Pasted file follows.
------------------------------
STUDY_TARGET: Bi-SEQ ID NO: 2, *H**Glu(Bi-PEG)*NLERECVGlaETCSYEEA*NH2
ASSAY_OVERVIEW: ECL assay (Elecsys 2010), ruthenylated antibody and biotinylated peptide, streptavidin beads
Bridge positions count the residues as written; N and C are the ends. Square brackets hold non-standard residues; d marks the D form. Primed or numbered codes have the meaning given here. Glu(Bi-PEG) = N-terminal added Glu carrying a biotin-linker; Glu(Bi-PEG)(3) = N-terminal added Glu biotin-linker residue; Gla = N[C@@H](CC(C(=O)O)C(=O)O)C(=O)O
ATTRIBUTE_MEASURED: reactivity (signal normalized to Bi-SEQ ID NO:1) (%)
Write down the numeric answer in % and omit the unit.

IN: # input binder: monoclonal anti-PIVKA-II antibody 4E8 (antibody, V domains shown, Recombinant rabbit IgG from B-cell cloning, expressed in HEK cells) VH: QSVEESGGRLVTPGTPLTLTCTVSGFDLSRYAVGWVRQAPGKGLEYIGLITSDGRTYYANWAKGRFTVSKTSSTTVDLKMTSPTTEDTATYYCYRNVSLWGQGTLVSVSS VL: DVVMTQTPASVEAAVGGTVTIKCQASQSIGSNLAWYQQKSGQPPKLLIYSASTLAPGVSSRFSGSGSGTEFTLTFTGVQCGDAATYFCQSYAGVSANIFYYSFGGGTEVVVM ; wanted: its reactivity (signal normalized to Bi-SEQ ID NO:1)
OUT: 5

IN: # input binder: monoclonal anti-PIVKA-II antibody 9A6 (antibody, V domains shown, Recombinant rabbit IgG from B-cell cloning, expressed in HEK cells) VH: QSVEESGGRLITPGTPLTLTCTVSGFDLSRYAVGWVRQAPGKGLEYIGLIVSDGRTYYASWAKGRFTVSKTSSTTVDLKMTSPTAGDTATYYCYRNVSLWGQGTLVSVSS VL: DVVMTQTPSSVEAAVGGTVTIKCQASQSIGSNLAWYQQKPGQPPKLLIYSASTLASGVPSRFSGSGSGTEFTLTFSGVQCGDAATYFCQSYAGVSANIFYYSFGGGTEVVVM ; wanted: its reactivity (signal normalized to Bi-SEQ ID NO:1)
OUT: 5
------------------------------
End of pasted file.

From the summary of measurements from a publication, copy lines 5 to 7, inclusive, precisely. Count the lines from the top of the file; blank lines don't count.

Write down the numeric answer in % and omit the unit.

IN: # input binder: monoclonal anti-PIVKA-II antibody 4E8 (antibody, V domains shown, Recombinant rabbit IgG from B-cell cloning, expressed in HEK cells) VH: QSVEESGGRLVTPGTPLTLTCTVSGFDLSRYAVGWVRQAPGKGLEYIGLITSDGRTYYANWAKGRFTVSKTSSTTVDLKMTSPTTEDTATYYCYRNVSLWGQGTLVSVSS VL: DVVMTQTPASVEAAVGGTVTIKCQASQSIGSNLAWYQQKSGQPPKLLIYSASTLAPGVSSRFSGSGSGTEFTLTFTGVQCGDAATYFCQSYAGVSANIFYYSFGGGTEVVVM ; wanted: its reactivity (signal normalized to Bi-SEQ ID NO:1)
OUT: 5